[Python-Dev] Proposed unittest changes

Nick Coghlan ncoghlan at gmail.com
Mon Jul 14 15:17:59 CEST 2008

Steve Holden wrote:
> Ben Finney wrote:
>> To be clear, I take it you're in favour of the following names (with
>> no aliases):
>>     assert_equal                assert_not_equal
>>     assert_is                   assert_is_not
>>     assert_in                   assert_not_in
>>     assert_almost_equal         assert_not_almost_equal
>> and so on; i.e. that 'assert_is_not' breaks the obvious pattern set by
>> the others, in the interest of matching Python's 'is not' grammar.
> Well, I'd have said "in the interest of reading correctly in English", 
> though I have to acknowledge this may not be an issue for many Python 
> users whose first language not is English. "assert_not_is" is just 
> dissonant to my ears.

The two reasons aren't that far apart, given that Python's grammar uses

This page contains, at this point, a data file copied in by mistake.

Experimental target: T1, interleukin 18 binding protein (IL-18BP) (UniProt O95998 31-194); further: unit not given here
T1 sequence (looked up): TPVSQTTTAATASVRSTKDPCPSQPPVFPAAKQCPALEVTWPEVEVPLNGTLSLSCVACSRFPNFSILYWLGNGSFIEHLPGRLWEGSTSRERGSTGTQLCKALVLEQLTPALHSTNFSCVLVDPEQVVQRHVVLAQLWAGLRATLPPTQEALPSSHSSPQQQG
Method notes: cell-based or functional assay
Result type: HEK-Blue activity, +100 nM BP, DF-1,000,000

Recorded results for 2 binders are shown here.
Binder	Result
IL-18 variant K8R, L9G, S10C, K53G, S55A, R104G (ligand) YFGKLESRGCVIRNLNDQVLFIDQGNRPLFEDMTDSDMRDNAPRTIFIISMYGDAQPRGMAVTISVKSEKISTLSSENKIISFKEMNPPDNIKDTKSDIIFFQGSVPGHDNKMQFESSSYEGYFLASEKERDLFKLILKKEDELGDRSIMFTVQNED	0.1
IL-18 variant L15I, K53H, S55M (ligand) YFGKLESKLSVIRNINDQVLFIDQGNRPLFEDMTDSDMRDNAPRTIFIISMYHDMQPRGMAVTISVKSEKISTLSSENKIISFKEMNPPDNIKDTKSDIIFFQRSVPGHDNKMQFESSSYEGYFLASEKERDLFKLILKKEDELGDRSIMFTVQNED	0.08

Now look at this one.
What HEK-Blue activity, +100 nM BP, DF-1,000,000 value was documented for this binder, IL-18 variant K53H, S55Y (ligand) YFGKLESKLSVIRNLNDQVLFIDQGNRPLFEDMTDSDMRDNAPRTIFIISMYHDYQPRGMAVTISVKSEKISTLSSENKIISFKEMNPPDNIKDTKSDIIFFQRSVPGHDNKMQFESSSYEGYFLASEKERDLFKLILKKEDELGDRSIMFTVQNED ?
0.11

"is not" because it makes more sense in English. One thing to remember 
is that the word 'is' is actually implied in all of the contracted 
phrases above other than those already including it explicitly.

"x is equal to y"
"x is not equal to y"
"x is y"
"x is not y"
"x is in y"
"x is not in y"
"x is almost equal to y"
"x is not almost equal to y"

As for which phrasing I personally prefer, unit tests and method names 
are areas where I'm quite happy to paint the bike shed the same colour 
as the house :)


P.S. Deciphering that somewhat strained metaphor: I don't have a strong 
preference with regards to the unit test method names. While I tend to 
go with the assert* variants when left to my own devices, I have no 
problem sticking to the fail* variants when updating a test that uses 
them. Camel-case vs underscores in method names isn't something that 
particularly worries me either.

Nick Coghlan   |   ncoghlan at gmail.com   |   Brisbane, Australia

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